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Personal Safety During Spill Response Cleanup
Posted on May 7, 2010 by JSledziona
When cleaning up a spill, many are concerned with the potential hazards they are preventing to the environment, but what about the hazards to personnel?
Keeping yourself safe when responding to a spill is crucial to the spill clean up process and employee health and safety. Of course the hazards that one might face during the spill cleanup process, vary greatly depending on what job is being performed. Slips, trips and falls are possible due to slick conditions, heat related injuries can occur depending on the environment and even drowning based on location, as those currently cleaning up in the Gulf may be likely to face. Workers involved in spill clean up operations are covered by OSHA's Hazardous Waste Operations and Emergency Response standard (1910.120 and 1926.65).
Assistant Secretary of Labor for Occupational Safety and Health Dr. David Michaels was in Louisiana Monday and met with a group of experienced hazardous materials professionals to help lead an effort to ensure that oil spill cleanup workers receive necessary protections from the hazards of this work. OSHA has published a press release from this meeting, to read more please click here.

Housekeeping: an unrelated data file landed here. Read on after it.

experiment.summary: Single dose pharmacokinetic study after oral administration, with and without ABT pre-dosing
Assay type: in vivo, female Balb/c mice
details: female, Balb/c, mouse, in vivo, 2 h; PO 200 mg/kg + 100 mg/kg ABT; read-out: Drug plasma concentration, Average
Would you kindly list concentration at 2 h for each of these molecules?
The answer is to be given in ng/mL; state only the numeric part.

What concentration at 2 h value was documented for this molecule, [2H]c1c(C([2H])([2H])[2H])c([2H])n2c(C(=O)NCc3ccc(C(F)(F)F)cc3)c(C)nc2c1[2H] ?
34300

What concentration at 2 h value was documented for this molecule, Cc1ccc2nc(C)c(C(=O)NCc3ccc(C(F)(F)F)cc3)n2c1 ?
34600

"Oil spill cleanup workers are on the front lines attacking this disaster," said Secretary of Labor Hilda L. Solis. "It is our top priority to ensure that this is done as effectively, efficiently and safely as possible."
OSHA is distributing guides for cleanup workers and developing those guides in Vietnamese and Spanish. OSHA also has established a website to provide hazard awareness material for all involved in the cleanup activities. The website will be updated with new information as the situation warrants.
OSHA has provided information on worker safety guidelines during the oil spill cleanup, please visit http://www.osha.gov/oilspills/index.html.
OSHA's role is to ensure that employers are responsible for providing safe and healthful workplaces for their employees, America's working men and women, by setting and enforcing standards and providing training, education and assistance.